CEVAPLAR. Solution: a. Given the competitive nature of the industry, Conigan should equate P to MC.

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1 1 I S L U Y G U L A M A L I İ K T İ S A T _ U Y G U L A M A ( 4 ) _ 9 K a s ı m CEVAPLAR 1. Conigan Box Company produces cardboard boxes that are sold in bundles of 1000 boxes. The market is highly competitive, with boxes currently selling for $100 per thousand. Conigan's total and marginal cost curves are: TC = 3,000, Q 2 MC = 0.002Q where Q is measured in thousand box bundles per year. a. Calculate Conigan's profit maximizing quantity. Is the firm earning a profit? b. Analyze Conigan's position in terms of the shutdown condition. Should Conigan operate or shut down in the short-run? Solution: a. Given the competitive nature of the industry, Conigan should equate P to MC. 100 = 0.002Q Q = 50,000 To determine profit: π = TR - TC TR = PQ TR = $100 50,000 TR = 5,000,000 TC = 3,000, (50,000) TC = 3,000, ,500,000 TC = 5,500,000 π = 5,000,000-5,500,000 π = -500,000 Conigan is losing 500,000 per year. 2

2 2 I S L U Y G U L A M A L I İ K T İ S A T _ U Y G U L A M A ( 4 ) _ 9 K a s ı m b. To determine if the firm should operate or shutdown, we must compare P to AVC. TVC AVC = Q TVC = TC - TFC TVC = 5,500,000-3,000,000 TVC = 2,500,000 2,500,000 AVC = = $50 50,000 AVC = 50; P = $100 The firm should operate since P > AVC Homer's Boat Manufacturing cost function is: C ( q) = q + 10, 240. The marginal cost function is: MC ( q) = q. If Homer can sell all the boats he 32 produces for $1,200, what is his optimal output? Calculate Homer's profit or loss. Solution: The profit maximizing output level is where the market price equals marginal cost (providing the price exceeds the average variable cost). To determine the optimal output level, we need to first equate marginal cost to the market price That is, MC ( q) = q = P = 1, 200 q = 8. The average variable cost at this ( 512) output level is: AVC ( 8) = ( 8) = = 300. Since P > AVC ( 8 ), Homer will maximize profits at 8 units. Homer's profits are: 75( 8) 4 π = Pq C ( q) = 1, 200( 8) + 10,240 = 3,040. Homer will produce and 128 make a loss as losing $3,040 is better than not producing and losing $10,240.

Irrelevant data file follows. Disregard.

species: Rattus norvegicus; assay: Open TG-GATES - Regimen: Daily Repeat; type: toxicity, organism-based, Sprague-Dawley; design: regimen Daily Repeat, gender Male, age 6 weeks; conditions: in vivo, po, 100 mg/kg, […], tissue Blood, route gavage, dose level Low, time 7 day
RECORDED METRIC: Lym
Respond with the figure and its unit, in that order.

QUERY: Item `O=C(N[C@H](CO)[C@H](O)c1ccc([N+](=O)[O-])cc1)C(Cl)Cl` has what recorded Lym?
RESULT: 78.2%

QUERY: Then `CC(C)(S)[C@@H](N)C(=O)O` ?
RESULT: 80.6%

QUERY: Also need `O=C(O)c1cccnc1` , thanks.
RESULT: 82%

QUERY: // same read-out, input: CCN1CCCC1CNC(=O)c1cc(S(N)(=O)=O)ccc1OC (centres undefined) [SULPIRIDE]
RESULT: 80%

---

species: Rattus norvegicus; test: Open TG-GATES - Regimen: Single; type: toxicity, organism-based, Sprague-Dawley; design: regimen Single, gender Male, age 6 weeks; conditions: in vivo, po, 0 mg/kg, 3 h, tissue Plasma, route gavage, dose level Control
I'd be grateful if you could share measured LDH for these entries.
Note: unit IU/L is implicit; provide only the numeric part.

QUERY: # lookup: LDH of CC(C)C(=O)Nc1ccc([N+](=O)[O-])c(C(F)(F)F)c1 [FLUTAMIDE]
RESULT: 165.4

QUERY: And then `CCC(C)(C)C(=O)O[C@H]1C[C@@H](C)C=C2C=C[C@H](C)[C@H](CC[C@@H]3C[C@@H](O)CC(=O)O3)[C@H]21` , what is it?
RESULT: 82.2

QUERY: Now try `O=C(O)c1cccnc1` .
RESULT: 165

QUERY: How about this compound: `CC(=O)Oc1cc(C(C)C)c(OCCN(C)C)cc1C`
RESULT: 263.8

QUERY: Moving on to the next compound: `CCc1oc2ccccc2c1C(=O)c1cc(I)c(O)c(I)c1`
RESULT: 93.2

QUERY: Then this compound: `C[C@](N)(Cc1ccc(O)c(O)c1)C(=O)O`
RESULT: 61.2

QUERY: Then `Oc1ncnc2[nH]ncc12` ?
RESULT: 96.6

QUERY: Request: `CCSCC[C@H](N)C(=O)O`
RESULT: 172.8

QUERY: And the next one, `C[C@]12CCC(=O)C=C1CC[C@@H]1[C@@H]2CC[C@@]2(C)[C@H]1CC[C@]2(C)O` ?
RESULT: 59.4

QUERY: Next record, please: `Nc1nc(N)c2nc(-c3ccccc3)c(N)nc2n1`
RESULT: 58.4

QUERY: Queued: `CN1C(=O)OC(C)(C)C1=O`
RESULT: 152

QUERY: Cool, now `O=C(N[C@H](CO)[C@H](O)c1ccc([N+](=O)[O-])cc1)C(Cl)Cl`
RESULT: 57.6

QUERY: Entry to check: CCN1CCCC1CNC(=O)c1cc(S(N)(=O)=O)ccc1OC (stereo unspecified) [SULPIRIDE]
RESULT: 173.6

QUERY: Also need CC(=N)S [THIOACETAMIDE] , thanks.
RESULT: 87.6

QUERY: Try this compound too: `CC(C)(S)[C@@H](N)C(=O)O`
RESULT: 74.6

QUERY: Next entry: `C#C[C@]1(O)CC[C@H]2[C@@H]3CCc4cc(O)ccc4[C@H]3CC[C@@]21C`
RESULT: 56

3 3 I S L U Y G U L A M A L I İ K T İ S A T _ U Y G U L A M A ( 4 ) _ 9 K a s ı m The market for wheat consists of 500 identical firms, each with the total and marginal cost functions shown: TC = 90, Q 2 MC = Q, where Q is measured in bushels per year. The market demand curve for wheat is Q = 90,000,000-20,000,000P, where Q is again measured in bushels and P is the price per bushel. a. Determine the short-run equilibrium price and quantity that would exist in the market. b. Calculate the profit maximizing quantity for the individual firm. Calculate the firm's short-run profit (loss) at that quantity. c. Assume that the short-run profit or loss is representative of the current long-run prospects in this market. You may further assume that there are no barriers to entry or exit in the market. Describe the expected long-run response to the conditions described in part b. (The TC function for the firm may be regarded as an economic cost function that captures all implicit and explicit costs.) Solution: a. Market supply is horizontal sum of individual firm supply (firms MC curve). Firm's TC = 90, Q 2 MC = Q = P. Solve for Q in terms of P to express as supply curve P = Q Q = 50,000P Market supply curve is horizontal sum of firm supply curve or N-times the firm supply curve (N is the number of firms). Q S = 500(50,000)P Q S = 25,000,000P

4 4 I S L U Y G U L A M A L I İ K T İ S A T _ U Y G U L A M A ( 4 ) _ 9 K a s ı m equate Q S and Q D to determine price and quantity 25,000,000P = 90,000,000-20,000,000P 45,000,000P = 90,000,000 P = $2.00 Q = 25,000,000P Q = 25,000,000(2) Q = 50,000,000 b. To determine the firm's output, equate price and marginal cost - Firm's MC = Q. P = 2 = Q Q = 100,000 Firm's π = TR - TC TR = 2.00(100,000) TR = 200,000 TC = 90, Q TC = 90, (100,000) TC = 190,000 π = 200, ,000 = 10, c. Firms are earning economic profit so we would expect entry to occur, causing the market supply curve to shift rightward. As the market supply curve shifts rightward, price falls, which in turn causes each firm to reduce its output. This will continue until we reach long-run equilibrium at zero profit.